Page:Dictionary of National Biography. Sup. Vol II (1901).djvu/313

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Gladstone
Gladstone
301

and, secondly, that by-elections did not show the confidence of the country in the ministers of the crown. Proceeding to deal with the income tax, he pointed out that Lowe had reduced it from sixpence to three-pence, and he calculated that, with a surplus of five millions and a half, he would be able to abolish it altogether. He also offered a grant in aid of local rates, which the House of Commons had, by a majority of a hundred, voted for against him, and some reduction of the direct taxes. These promises would have more than exhausted the surplus; but Gladstone believed that the balance would have been provided by greater economy in the public service.

Disraeli at once replied to this manifesto in an address to the electors of Buckinghamshire, and carried the country with him. At the general election of 1874, the first under the ballot, the conservative majority was estimated at forty-six. But as this calculation combined Irish home rulers with British liberals, it underrated the conservative strength. Gladstone retained his seat for Greenwich, but was elected as junior colleague to (Sir) Thomas William Boord, the head of a local firm of distillers. Following the precedent set by Disraeli in 1868, the prime minister resigned office without meeting parliament, and his rival succeeded him.

At the beginning of the session, on 12 March, Gladstone wrote to Lord Granville, the leader of the liberal party in the House of Lords, intimating that he could not long remain at the head of the opposition, that he wished for comparative repose, and that if the party desired a chief who would attend more assiduously to the business of the House of Commons, he was quite ready to resign at once. He was, however, induced to defer his retirement for a time. During the session of 1874 the bill which interested Gladstone most was the public worship bill [see Tait, Archibald Campbell]. This was not a government measure. It was introduced into the House of Lords by Archbishop Tait, and was severely criticised by Lord Salisbury, then secretary of state for India. It was popular on both sides of the House of Commons, and Disraeli warmly supported it. Gladstone attacked the bill in a long, eloquent, and elaborate speech, which may be described as the case against Erastianism. He pleaded for reasonable liberty within the church. He gave notice of six resolutions, of which the most important was the last, to the effect that the government should consult representatives of the church before introducing ecclesiastical legislation. On this occasion Gladstone's party declined altogether to follow him. The bill was read a second time without a division, and the resolutions were never moved. In the final debates in the commons, Sir William Harcourt, always staunchly Erastian, disavowed the policy of his leader, and supported Disraeli. Gladstone replied to Sir William in a masterpiece of sarcastic irony, and Disraeli retorted upon Lord Salisbury in language seldom used to one member of a cabinet by another. The act did not succeed in its object.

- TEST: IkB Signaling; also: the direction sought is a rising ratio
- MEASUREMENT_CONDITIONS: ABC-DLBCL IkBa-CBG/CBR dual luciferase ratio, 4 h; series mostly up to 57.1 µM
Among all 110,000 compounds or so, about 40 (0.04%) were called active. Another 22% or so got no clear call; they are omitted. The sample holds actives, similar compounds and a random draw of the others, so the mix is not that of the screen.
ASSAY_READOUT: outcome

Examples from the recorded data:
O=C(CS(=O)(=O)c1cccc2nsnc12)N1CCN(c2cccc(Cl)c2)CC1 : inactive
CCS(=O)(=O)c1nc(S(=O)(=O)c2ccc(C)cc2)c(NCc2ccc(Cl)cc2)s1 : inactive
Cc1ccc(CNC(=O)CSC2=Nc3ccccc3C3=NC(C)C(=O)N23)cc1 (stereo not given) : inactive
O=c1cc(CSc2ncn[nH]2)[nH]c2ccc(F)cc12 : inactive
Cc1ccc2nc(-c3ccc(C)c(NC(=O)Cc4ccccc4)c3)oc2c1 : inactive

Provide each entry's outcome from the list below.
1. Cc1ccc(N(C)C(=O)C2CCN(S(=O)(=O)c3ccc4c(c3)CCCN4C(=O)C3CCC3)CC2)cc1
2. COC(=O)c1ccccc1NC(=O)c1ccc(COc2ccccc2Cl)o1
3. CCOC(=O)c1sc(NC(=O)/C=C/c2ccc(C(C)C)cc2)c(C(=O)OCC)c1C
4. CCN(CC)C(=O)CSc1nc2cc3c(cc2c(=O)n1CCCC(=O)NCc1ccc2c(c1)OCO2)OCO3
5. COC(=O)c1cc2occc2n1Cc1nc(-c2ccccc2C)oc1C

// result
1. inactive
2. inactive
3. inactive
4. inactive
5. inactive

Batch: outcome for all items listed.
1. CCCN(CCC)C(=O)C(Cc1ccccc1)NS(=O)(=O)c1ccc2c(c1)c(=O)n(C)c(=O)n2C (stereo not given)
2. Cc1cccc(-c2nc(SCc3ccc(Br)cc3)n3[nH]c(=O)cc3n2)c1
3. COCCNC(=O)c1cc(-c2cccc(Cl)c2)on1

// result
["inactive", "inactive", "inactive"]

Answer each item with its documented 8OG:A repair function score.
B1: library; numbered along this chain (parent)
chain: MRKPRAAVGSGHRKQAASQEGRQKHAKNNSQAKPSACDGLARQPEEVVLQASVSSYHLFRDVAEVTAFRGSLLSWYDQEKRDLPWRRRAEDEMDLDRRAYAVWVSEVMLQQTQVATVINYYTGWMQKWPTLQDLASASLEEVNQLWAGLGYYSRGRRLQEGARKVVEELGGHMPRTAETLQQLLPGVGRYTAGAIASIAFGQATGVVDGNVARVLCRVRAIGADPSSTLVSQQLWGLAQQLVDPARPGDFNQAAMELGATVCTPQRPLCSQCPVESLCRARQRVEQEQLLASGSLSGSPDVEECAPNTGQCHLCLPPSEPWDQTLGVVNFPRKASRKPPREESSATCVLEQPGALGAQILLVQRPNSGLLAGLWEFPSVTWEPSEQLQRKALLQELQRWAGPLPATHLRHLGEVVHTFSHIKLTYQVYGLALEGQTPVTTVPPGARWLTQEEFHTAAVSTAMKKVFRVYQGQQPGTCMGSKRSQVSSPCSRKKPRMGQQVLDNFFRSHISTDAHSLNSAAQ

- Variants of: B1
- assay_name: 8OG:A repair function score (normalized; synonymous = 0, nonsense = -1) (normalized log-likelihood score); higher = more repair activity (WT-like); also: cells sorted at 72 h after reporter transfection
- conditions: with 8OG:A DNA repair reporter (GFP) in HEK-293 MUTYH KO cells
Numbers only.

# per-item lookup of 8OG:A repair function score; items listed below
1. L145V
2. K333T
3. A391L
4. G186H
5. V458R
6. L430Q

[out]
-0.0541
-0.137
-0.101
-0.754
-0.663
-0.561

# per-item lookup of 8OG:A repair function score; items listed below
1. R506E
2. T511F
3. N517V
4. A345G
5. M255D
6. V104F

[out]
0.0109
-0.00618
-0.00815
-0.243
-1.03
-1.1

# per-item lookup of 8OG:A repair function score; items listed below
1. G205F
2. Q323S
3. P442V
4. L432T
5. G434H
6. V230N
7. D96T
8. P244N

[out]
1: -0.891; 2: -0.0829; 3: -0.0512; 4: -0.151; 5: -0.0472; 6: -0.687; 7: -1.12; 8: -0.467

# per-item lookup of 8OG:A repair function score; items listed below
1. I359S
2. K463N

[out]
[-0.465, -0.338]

During the parliamentary recess Gladstone published in the 'Contemporary Review' an essay on ritualism, in which he surprised every one by a trenchant attack on the church of Rome, declaring that no man could now enter her communion without placing his loyalty and civil allegiance at the mercy of another. This reference to the dogma of papal infallibility, which Pius IX had proclaimed four years before, elicited numerous replies from English catholics. Gladstone, dropping the subject of ritualism altogether, issued a special pamphlet on the Vatican decrees, in which he reiterated and supported his statements. To this pamphlet many answers from varied points of view were written, of which the most important were by Dr. Newman, Dr. Manning, and Lord Acton. Gladstone, in another pamphlet entitled 'Vaticanism,' expressed satisfaction at recent assurances from catholic laymen that they were as loyal subjects and as good patriots as any of their protestant fellow-citizens, and his pleasure at having called them forth. With that the discussion closed; but many Englishmen who were not catholics held that the matter was one with which protestants had no concern, and that a man who had been prime minister of England should abstain from attacking the church to which so many of her majesty's subjects belonged.

At the beginning of 1875 Gladstone, in another letter to Lord Granville, intimated that the time had now come when he must formally relinquish the leadership of the liberal party. His resignation was regretfully accepted, and Lord Hartington was chosen to succeed him. During the session of this year he was not much seen in the House of Commons.

Before the end of the session of 1876 there appeared in the 'Daily News' a series of letters describing horrible massacres and tortures which had been inflicted upon the inhabitants of Bulgaria by their Turkish rulers. The prime minister, when questioned on the subject, described these narratives as 'coffee-house babble' of no impor-